6.3. Was the intensity and duration of the intervention or exposure factor sufficient to produce a meaningful effect? N/A
  6.4. Was the amount of exposure and, if relevant, subject/patient compliance measured? N/A
  6.4. Was the amount of exposure and, if relevant, subject/patient compliance measured? N/A
  6.5. Were co-interventions (e.g., ancillary treatments, other therapies) described? N/A
  6.5. Were co-interventions (e.g., ancillary treatments, other therapies) described? N/A
  6.6. Were extra or unplanned treatments described? N/A
  6.6. Were extra or unplanned treatments described? N/A
  6.7. Was the information for 6.4, 6.5, and 6.6 assessed the same way for all groups? N/A
  6.7. Was the information for 6.4, 6.5, and 6.6 assessed the same way for all groups? N/A
  6.8. In diagnostic study, were details of test administration and replication sufficient? N/A
  6.8. In diagnostic study, were details of test administration and replication sufficient? N/A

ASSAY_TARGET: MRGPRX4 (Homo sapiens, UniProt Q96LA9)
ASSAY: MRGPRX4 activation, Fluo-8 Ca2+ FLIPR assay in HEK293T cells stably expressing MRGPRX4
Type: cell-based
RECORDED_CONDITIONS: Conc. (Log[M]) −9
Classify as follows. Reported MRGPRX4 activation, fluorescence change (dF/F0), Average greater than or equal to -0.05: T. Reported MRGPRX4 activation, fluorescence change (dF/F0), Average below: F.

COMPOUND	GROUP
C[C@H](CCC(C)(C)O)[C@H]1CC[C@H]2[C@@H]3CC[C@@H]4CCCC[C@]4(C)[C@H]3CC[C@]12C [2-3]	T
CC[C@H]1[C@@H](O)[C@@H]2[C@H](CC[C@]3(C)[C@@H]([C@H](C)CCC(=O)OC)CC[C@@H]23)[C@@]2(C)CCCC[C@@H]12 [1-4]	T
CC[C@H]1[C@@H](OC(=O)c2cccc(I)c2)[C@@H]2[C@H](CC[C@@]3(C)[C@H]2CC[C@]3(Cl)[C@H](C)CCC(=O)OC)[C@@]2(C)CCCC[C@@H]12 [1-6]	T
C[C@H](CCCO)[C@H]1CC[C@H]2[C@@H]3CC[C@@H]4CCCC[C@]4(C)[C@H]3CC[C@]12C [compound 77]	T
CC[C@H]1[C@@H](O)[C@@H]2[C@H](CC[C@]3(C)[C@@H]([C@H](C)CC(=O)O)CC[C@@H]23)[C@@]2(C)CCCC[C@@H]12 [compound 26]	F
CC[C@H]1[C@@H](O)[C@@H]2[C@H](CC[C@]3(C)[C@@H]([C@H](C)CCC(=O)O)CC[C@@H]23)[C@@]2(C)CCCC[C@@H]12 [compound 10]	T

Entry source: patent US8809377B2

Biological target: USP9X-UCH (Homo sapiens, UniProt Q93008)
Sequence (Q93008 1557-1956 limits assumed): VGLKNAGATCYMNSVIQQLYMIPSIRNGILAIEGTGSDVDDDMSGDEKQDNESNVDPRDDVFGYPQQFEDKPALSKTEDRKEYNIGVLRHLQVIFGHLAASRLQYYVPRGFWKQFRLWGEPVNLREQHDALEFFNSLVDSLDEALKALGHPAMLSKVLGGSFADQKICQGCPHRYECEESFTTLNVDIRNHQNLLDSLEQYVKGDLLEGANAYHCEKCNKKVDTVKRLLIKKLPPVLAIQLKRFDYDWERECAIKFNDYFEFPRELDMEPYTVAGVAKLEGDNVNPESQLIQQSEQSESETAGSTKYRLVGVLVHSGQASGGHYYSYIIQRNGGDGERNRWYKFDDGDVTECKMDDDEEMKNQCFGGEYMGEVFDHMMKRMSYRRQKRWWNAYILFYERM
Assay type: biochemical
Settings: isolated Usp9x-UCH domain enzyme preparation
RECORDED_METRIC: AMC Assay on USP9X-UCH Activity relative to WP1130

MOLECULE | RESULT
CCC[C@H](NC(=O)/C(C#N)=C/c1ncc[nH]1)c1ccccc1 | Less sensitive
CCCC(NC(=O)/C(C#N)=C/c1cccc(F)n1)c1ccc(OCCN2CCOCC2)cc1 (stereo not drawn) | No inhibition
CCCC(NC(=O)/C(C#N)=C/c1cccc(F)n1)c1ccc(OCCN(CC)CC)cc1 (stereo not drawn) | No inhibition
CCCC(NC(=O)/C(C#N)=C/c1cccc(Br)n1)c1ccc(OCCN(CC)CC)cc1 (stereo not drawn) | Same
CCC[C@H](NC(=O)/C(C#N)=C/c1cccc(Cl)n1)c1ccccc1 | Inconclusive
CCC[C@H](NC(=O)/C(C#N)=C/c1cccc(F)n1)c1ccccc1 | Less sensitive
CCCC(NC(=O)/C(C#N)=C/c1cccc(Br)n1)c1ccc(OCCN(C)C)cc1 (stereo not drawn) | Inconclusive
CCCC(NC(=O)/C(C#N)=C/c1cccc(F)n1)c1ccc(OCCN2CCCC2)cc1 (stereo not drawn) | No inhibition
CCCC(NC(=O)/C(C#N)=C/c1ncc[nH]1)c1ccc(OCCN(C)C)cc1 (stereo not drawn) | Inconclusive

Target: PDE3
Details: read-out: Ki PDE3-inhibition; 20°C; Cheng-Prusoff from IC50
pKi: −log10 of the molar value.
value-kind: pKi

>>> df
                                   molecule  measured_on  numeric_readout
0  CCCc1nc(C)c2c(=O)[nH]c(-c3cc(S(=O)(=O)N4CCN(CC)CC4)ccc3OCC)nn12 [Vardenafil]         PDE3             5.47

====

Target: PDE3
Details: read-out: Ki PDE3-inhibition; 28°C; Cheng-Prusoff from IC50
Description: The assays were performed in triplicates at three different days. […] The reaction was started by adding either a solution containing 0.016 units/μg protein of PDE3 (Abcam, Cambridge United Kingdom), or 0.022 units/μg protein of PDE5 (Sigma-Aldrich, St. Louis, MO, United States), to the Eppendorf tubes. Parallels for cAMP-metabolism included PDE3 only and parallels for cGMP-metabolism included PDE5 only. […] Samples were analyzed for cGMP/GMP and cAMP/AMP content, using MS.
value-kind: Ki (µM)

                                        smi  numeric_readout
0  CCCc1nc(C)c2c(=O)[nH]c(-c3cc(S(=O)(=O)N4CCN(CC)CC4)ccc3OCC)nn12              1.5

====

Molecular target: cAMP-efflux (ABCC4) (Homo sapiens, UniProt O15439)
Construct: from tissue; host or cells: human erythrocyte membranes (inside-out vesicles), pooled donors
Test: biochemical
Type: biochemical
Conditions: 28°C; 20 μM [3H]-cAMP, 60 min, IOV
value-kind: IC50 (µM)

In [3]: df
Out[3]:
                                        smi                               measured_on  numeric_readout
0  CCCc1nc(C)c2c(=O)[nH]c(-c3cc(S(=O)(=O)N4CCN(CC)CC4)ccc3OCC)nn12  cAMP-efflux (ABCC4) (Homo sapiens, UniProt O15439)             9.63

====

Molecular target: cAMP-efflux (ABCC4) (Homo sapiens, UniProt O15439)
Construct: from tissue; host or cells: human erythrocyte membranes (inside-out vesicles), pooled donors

7. Were outcomes clearly defined and the measurements valid and reliable? Yes
7. Were outcomes clearly defined and the measurements valid and reliable? Yes
  7.1. Were primary and secondary endpoints described and relevant to the question? Yes
  7.1. Were primary and secondary endpoints described and relevant to the question? Yes
  7.2. Were nutrition measures appropriate to question and outcomes of concern? Yes
  7.2. Were nutrition measures appropriate to question and outcomes of concern? Yes
  7.3. Was the period of follow-up long enough for important outcome(s) to occur? N/A
  7.3. Was the period of follow-up long enough for important outcome(s) to occur? N/A